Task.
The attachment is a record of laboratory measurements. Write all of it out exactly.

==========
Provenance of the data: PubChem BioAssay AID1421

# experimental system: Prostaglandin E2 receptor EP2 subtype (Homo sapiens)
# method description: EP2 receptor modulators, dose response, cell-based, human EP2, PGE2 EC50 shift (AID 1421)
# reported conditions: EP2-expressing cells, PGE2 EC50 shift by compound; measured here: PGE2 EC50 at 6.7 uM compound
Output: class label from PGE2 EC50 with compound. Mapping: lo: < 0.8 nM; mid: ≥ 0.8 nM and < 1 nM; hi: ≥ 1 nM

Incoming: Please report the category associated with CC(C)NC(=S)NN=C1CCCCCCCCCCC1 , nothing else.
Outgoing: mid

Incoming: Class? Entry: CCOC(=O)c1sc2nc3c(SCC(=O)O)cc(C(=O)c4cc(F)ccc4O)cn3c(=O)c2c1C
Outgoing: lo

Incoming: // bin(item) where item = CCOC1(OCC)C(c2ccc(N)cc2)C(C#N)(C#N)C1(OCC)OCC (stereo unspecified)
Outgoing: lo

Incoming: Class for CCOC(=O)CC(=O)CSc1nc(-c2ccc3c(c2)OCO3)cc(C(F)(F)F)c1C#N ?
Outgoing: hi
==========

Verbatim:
Provenance of the data: PubChem BioAssay AID1421

# experimental system: Prostaglandin E2 receptor EP2 subtype (Homo sapiens)
# method description: EP2 receptor modulators, dose response, cell-based, human EP2, PGE2 EC50 shift (AID 1421)
# reported conditions: EP2-expressing cells, PGE2 EC50 shift by compound; measured here: PGE2 EC50 at 6.7 uM compound
Output: class label from PGE2 EC50 with compound. Mapping: lo: < 0.8 nM; mid: ≥ 0.8 nM and < 1 nM; hi: ≥ 1 nM

Incoming: Please report the category associated with CC(C)NC(=S)NN=C1CCCCCCCCCCC1 , nothing else.
Outgoing: mid

Incoming: Class? Entry: CCOC(=O)c1sc2nc3c(SCC(=O)O)cc(C(=O)c4cc(F)ccc4O)cn3c(=O)c2c1C
Outgoing: lo

Incoming: // bin(item) where item = CCOC1(OCC)C(c2ccc(N)cc2)C(C#N)(C#N)C1(OCC)OCC (stereo unspecified)
Outgoing: lo

Incoming: Class for CCOC(=O)CC(=O)CSc1nc(-c2ccc3c(c2)OCO3)cc(C(F)(F)F)c1C#N ?
Outgoing: hi